3. Prepare a 30-inch wide sheet of parchment paper, spray it with oil and also have two 30-inch-wide sheets of foil ready. First, dry the lotus leaf, if using, and wrap the chicken in it. Then turn it upside-down on the oiled parchment paper and wrap the chicken up tightly. Turn this again right-side up and wrap it in a sheet of foil — sealing the edges as much as possible — before turning upside-down on the last sheet of foil and again sealing the edges to keep all of the juices in and the salt out.
4. Select a large sandpot or covered casserole that easily holds the chicken with room to spare for the salt. Place a trivet in the bottom of the sandpot and very carefully pour about a quarter of the very hot salt into the bottom. Arrange the wrapped chicken in the center (breast-side up) and very carefully cover it completely with the remaining hot salt. Cover the sandpot and place the pot on the stove; the heat under it should be between low and medium-low so that the salt stays hot and the chicken slowly bakes. Cook the chicken for 90 minutes this way, remove the pot from the burner and let it cool down until you can touch the pot and bird without being burned. When you open the pot up, pour off at least half of the salt and then lift out the chicken to a rimmed plate. Unwrap the chicken layer by layer, discarding any salt that is sticking to the wrappings. When you get to the parchment paper, carefully dust off any salt before opening up the lotus leaf; there will be lots of juices in there, so be sure and keep them all in the plate. Check the chicken’s doneness by piercing the thickest part of the thigh with a chopstick; the juices should run very clear. (Any meat that is still stubbornly pink can be cooked quickly in the last step with the sauce.)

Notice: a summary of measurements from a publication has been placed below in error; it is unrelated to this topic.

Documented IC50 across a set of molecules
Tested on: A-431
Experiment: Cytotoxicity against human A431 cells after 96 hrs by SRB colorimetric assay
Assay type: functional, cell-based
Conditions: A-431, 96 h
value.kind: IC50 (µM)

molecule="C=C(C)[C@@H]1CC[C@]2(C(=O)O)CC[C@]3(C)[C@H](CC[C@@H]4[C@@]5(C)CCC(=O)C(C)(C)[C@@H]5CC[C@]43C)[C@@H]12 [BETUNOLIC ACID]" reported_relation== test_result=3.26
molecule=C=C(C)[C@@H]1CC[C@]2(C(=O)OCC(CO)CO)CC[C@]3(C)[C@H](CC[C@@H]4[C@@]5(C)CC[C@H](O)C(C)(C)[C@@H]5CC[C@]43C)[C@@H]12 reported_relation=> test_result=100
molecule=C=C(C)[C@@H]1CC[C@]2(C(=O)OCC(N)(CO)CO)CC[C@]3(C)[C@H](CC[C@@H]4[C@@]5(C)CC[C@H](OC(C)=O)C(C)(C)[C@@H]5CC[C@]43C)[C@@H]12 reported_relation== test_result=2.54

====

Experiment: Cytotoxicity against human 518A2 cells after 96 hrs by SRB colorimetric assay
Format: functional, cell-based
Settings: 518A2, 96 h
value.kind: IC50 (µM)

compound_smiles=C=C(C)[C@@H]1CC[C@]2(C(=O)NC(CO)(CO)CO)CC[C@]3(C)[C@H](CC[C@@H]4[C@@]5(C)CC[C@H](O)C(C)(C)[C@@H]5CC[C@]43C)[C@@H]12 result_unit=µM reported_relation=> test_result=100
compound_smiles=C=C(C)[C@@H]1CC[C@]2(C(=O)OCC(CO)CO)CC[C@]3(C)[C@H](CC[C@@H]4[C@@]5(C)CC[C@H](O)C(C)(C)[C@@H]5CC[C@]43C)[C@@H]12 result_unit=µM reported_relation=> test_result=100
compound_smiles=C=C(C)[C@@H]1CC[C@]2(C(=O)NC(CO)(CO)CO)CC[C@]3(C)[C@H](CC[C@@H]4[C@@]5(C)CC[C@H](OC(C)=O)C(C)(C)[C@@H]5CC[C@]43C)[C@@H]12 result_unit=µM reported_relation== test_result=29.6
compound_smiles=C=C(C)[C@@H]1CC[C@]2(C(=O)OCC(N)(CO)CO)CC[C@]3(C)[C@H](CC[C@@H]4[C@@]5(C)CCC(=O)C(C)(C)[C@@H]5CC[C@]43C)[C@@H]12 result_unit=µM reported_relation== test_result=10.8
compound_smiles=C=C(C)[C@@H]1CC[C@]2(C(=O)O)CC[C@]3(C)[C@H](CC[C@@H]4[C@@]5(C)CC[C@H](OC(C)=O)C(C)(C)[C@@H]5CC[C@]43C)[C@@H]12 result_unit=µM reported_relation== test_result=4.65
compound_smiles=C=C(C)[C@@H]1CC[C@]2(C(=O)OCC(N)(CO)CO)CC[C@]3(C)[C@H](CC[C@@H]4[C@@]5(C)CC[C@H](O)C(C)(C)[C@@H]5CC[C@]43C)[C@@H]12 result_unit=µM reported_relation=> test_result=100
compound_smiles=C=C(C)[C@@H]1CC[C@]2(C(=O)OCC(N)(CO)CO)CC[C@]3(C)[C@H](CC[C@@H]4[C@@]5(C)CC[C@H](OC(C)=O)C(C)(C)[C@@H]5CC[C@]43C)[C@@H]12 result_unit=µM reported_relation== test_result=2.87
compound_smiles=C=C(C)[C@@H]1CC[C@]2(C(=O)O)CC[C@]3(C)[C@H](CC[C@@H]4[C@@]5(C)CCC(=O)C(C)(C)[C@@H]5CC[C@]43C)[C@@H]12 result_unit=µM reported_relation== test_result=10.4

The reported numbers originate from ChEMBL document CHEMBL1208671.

5. To make the optional sauce, melt the lard in a wok and add the salt-and-pepper and the sand ginger. Drizzle in any juices from the chicken and bring the sauce to a boil. The traditional way to serve this chicken is to cut off and hand-shred the meat and skin; if you like to chew on the bones, pile them in the center of your serving plate so that they won’t be seen. Toss the meat and skin with the hot sauce until every piece is coated, and then arrange these on the serving plate. Serve hot or very warm with steamed rice and a simple vegetable dish or maybe a soup.
Dry-fried salt and pepper: Coarsely grind about 2 tablespoons of black pepper and place it in a dry wok (this means no oil). Add about 2 tablespoons coarse sea salt. Mix these together over medium heat, tossing often, until the pepper starts to smoke a bit and the salt is gray. Scoop it out into a bowl, cool to room temperature, and store in a covered jar. This can be used as a simple dip for things like fried chicken or sprinkled on popcorn or any other place where a bit of salt and spice would make life better.
- Sand ginger is a member of the ginger family; its English name is a direct translation of the Chinese name, shājiāng 沙薑. Rarely sold fresh, the sliced dried roots are often available in Chinese grocery stores in the spice aisle or in Chinese herbal medicine shops.
- Lotus leaves are also sold dried here in Chinese grocery stores; the leaf here is my own addition, as it adds nice flavor to the chicken, but can be left out for traditionalists and those who don’t have a Chinese market nearby.
Top photo: The bird, with its seasonings for Hakka chicken. Credit: Carolyn Phillips